write and delete Rights Right R314 R315 R316 User Group All Partner Roles Partner Manager All Partner Roles Object Type Lead Lead Lead Rule MyCompaniesLeads MyCompaniesLeads MyLeads Action Read Change Full After some changes in the rights tables the administrator has to activate the changes with an activation-tool © SAP AG 2005. SAP TechEd ’05 / AGS206 / 13 .Rights Administration Administration of rights In the most cases user groups are based on roles (portal-roles) Rules describe the relation between user and objects Actions are the combination of the single actions of read.
Definition of Rights Access Control List © SAP AG 2005. SAP TechEd ’05 / AGS206 / 14 .
SAP TechEd ’05 / AGS206 / 15 . the scenario owner has to develop three interfaces: Determine actors from user Determine actors from business object Determine lists of objects in the focus of the rule The Channel Management team has to be involved with the development of the rules for their use cases © SAP AG 2005.Rule (Scenario) interface To develop a rule.
Application Interface For application integration SAP provides three kinds of interfaces: Runtime interfaces: Single object check Multiple objects check Get access control list for some objects Management interface: Inform ACE about new objects (call synchronously if possible) Inform ACE about changed objects Authority mode interface: Informs about states of the ACE © SAP AG 2005. SAP TechEd ’05 / AGS206 / 16 .
Overview Section A Architecture Section B Development / Security Section C Summary Section D .
Architecture Overview Architecture: Instance-based authorization Building subset of users Building subset of objects Using business relations to calculate authorization Processes: Database cache User context calculation Activating rights Session cache and authorization check Object creation Object changes © SAP AG 2005. SAP TechEd ’05 / AGS206 / 18 .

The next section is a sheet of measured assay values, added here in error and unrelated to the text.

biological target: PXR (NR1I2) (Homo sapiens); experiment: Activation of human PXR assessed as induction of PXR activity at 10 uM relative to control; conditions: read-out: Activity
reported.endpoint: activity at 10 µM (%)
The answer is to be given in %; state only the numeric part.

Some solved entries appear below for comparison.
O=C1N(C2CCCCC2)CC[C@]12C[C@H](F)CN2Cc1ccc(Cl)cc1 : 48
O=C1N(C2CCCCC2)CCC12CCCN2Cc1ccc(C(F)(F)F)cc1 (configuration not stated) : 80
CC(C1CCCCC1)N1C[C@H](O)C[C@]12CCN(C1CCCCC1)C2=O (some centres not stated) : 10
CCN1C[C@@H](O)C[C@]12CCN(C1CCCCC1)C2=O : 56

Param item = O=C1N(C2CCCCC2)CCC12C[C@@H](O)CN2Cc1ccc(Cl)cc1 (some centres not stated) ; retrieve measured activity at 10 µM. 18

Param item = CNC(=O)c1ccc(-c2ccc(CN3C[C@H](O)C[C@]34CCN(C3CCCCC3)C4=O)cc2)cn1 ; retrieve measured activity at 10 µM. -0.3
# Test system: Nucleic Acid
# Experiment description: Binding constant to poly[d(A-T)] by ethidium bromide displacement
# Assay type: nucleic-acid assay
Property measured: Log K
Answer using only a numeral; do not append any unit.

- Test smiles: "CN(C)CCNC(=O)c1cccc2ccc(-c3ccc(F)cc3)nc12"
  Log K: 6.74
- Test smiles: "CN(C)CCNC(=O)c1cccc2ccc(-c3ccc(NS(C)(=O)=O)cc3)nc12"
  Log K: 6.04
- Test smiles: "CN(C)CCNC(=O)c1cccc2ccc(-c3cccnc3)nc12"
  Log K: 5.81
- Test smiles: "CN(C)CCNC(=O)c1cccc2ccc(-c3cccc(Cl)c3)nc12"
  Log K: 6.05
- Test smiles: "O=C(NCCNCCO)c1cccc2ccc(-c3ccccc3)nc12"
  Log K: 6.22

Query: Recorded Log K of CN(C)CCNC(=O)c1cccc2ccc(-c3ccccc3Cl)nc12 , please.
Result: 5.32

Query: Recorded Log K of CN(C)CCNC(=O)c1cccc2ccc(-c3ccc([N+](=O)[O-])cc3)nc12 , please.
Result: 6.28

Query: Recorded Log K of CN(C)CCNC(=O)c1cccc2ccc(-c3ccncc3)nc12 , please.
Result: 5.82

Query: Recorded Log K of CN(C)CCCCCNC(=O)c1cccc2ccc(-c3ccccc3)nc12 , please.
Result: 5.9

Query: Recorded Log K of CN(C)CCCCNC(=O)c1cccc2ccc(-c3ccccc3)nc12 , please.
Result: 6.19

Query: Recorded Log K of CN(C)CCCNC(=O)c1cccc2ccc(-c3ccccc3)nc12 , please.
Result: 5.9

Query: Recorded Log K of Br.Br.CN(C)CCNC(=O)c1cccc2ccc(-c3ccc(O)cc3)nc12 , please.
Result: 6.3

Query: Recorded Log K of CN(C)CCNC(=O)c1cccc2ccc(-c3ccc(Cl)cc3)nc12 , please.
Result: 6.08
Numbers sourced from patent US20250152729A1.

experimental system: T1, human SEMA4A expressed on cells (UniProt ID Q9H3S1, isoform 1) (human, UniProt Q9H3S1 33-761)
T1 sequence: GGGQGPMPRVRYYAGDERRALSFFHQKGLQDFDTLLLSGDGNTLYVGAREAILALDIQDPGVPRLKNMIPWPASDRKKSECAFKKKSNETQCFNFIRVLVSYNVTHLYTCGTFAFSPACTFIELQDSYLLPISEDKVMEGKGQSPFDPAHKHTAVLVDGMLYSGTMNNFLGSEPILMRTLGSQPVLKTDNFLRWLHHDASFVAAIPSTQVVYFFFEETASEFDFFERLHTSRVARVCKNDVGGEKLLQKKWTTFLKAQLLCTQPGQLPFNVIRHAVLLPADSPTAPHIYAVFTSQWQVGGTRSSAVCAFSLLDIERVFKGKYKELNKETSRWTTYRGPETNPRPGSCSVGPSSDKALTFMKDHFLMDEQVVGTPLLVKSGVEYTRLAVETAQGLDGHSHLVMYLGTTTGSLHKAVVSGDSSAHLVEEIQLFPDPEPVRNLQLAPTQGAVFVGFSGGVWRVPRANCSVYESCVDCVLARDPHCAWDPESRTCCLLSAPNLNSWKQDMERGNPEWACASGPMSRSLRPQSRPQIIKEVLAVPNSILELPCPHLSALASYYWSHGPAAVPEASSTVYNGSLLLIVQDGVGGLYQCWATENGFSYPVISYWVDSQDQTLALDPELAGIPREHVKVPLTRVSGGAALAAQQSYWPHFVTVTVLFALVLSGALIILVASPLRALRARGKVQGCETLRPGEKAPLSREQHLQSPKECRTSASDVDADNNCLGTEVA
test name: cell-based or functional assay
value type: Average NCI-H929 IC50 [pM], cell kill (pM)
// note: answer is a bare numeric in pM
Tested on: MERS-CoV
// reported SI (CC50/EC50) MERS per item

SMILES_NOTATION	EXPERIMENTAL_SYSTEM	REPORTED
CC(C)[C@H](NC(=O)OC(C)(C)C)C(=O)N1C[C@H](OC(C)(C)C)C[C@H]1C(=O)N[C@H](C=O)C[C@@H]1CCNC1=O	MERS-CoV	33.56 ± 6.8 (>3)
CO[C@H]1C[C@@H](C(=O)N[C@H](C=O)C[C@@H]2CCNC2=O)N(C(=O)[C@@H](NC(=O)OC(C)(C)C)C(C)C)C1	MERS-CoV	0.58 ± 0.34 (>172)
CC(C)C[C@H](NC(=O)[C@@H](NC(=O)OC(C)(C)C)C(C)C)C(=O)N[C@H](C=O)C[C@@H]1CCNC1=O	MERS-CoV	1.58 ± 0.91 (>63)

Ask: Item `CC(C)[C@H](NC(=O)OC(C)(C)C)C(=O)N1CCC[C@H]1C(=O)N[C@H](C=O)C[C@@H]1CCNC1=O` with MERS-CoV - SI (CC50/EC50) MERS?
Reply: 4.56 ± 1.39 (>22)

Authorizations in Channel Management Basis Authorizations Based on authorization objects Reaches down to transaction. display. change) Dynamic Authorizations Framework to determine user dependent access rights on object level Application can check access rights for actions on business objects Portal Dynamic Authorizations Portal Role A User 1 action User 2 Object 1 Object 2 action Company 2 Object 3 Company 1 © SAP AG 2005. and field value level SAP Authorizations Basis authorization concept User Role object class authorization object authorization authorization fields (ex. SAP TechEd ’05 / AGS206 / 19 . field.
Building Subset of Users ACE User Groups Gr1 Gr1 Role User 1 Roles known by ACE User Groups (R1 & R2) R1 R1 2 Gr2 Gr2 R2 R2 Roles assigned to Users Example: User “5” has Role “R3” and “R4” 3 User not under ACE control 4 R3 R3 5 R4 R4 6 © SAP AG 2005. SAP TechEd ’05 / AGS206 / 20 .
SAP TechEd ’05 / AGS206 / 21 .Building Subset of Objects Objects Objects returned by an object filter ACE Object Filter F1 Lead 01 Lead 02 Lead 03 Lead 04 Lead 05 Lead 06 Lead 07 Lead 08 F3 F2 Objects not under ACE control Lead 09 Lead 10 Lead 11 Lead 12 F4 © SAP AG 2005.
User.and Object-Context User-context The functions „GetActorFormUser()“ calculate the user-context Examples for types in the user-context: Companies Org-Unit Position Sales Area We call this types „Actor-Type“ We call the values in the user context „Actor“ Object-context The function „GetActorFromObject()“ calculate the object-context Examples for values in the object-context: Companies Org-Unit © SAP AG 2005. SAP TechEd ’05 / AGS206 / 22 .